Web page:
I was honored to be asked to submit a column to the inaugural issue of Jlife’s Kiddish. In the late ’70s, my husband and I made a conscious decision to move to Pasadena. We understood that this meant having to work a bit harder to maintain a Jewish home. We would get a large freezer to lessen trips to the kosher butcher and face the fact that there would be few other Jews in our children’s classes. However, the pace of life was a bit slower and less trendy, and we found that the local Jewish community really worked harder to be a family. In the 40 years we have been here, personal and professional experience has allowed me some insight into some ways to successfully raise Jewish children in our area.
One of the first things you need to do is find other Jewish families with children the same age to form a local familial group where you can celebrate holidays together, share simchas, carpools, gripe about soccer pictures on Yom Kippur, and take Shabbat walks together. Affiliate with a Jewish institution. Obviously, attending one of the area’s Jewish preschools or the Jewish day school will solve the problem of your child being a minority in their classroom. All of our area-synagogues have religious school programs, family services, and programing for families with young children. There are great youth groups at the synagogues for older kids. I cannot tell you how important it is, as your children get older, to ensure that they have a core group of Jewish friends with whom they can share their experiences. Families in this area tend to affiliate more with all religious groups which is positive in that there will be lots of respect and understanding when missing activities for religious reasons, but it also means at least one of their non-Jewish friends will at some time probably announce that they are praying for them. They will need Jewish peers to face these encounters with. Sign up for PJ Library, and read this magazine to keep abreast of what is happening in our Federation.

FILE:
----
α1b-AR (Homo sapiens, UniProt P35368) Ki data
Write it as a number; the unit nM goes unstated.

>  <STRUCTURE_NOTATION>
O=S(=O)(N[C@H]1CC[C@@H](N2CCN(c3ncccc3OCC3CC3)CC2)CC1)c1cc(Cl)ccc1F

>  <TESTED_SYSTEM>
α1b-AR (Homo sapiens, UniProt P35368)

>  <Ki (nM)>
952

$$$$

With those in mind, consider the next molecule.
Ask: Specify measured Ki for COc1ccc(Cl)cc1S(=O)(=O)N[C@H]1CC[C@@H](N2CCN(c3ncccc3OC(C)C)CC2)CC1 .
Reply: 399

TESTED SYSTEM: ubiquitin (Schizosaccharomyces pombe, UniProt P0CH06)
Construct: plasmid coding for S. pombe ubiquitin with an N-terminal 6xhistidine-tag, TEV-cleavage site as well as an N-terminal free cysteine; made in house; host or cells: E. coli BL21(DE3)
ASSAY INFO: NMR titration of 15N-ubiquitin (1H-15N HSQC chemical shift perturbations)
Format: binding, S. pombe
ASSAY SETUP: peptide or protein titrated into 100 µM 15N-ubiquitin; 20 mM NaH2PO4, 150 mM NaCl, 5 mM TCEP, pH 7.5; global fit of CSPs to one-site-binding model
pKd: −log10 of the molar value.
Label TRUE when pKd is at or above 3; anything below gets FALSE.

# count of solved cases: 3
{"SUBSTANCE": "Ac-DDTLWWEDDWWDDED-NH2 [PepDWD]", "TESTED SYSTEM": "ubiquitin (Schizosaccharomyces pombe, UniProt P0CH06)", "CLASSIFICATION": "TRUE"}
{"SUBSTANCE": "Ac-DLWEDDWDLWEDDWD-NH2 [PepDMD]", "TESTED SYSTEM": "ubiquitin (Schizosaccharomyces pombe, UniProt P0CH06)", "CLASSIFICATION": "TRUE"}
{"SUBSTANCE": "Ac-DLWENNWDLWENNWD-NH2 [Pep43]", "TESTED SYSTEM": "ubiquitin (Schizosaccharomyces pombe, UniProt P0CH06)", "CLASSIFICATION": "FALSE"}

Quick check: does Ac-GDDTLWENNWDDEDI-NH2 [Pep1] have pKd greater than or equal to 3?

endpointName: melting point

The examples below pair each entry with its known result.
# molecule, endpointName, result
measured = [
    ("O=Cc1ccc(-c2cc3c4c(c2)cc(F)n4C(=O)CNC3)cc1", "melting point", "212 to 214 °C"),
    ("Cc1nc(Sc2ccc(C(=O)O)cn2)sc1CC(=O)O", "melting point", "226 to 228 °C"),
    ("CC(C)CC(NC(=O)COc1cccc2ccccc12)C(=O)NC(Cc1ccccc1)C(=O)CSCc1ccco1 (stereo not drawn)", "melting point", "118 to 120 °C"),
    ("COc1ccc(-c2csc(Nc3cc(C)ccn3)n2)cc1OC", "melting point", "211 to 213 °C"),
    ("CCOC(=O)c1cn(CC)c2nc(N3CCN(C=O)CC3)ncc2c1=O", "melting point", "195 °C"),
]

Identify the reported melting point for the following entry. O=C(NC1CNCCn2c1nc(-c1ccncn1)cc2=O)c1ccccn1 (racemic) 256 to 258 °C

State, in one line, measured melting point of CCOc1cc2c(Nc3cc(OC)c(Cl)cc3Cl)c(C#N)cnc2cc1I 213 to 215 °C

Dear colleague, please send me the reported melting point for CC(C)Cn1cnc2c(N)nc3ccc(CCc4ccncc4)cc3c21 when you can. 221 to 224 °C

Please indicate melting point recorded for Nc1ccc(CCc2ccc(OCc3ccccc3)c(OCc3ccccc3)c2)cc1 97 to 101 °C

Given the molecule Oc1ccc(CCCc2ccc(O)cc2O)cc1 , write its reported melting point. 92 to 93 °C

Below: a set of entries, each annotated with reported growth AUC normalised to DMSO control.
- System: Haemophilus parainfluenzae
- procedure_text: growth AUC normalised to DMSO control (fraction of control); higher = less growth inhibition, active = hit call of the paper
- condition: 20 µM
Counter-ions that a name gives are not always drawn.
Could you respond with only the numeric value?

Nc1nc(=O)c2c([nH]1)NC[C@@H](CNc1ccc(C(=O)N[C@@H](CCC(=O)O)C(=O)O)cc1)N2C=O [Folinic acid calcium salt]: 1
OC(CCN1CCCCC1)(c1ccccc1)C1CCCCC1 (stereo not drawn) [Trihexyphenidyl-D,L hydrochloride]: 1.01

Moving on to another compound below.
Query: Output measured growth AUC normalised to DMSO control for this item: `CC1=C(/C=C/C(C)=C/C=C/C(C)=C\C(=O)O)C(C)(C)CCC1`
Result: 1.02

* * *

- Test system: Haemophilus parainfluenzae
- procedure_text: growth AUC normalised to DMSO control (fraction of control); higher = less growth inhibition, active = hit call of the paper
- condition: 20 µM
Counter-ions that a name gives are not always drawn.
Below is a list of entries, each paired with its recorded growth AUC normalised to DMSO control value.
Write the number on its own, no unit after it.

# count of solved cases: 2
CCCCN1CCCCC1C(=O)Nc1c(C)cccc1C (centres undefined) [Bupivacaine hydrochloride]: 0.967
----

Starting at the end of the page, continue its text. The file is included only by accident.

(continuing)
The San Gabriel-Pomona Valleys is a great place to raise Jewish kids. Our area has a lot to offer if you take a bit of extra time to find out what is happening in this neck of the woods. _
Judy Callahan is director of B’nai Simcha Jewish Community Preschool and a member of PJTC.